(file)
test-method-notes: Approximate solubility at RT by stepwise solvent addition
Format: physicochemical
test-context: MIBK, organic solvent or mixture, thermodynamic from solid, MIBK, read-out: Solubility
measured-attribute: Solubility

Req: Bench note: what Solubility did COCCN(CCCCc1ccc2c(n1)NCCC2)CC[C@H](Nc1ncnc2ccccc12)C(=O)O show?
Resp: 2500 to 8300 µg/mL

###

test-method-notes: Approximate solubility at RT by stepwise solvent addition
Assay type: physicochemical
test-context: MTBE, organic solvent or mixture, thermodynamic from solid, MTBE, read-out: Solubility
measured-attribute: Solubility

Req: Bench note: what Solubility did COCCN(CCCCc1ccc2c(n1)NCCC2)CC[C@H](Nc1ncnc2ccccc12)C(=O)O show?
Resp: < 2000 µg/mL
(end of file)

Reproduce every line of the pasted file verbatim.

test-method-notes: Approximate solubility at RT by stepwise solvent addition
Format: physicochemical
test-context: MIBK, organic solvent or mixture, thermodynamic from solid, MIBK, read-out: Solubility
measured-attribute: Solubility

Req: Bench note: what Solubility did COCCN(CCCCc1ccc2c(n1)NCCC2)CC[C@H](Nc1ncnc2ccccc12)C(=O)O show?
Resp: 2500 to 8300 µg/mL

###

test-method-notes: Approximate solubility at RT by stepwise solvent addition
Assay type: physicochemical
test-context: MTBE, organic solvent or mixture, thermodynamic from solid, MTBE, read-out: Solubility
measured-attribute: Solubility

Req: Bench note: what Solubility did COCCN(CCCCc1ccc2c(n1)NCCC2)CC[C@H](Nc1ncnc2ccccc12)C(=O)O show?
Resp: < 2000 µg/mL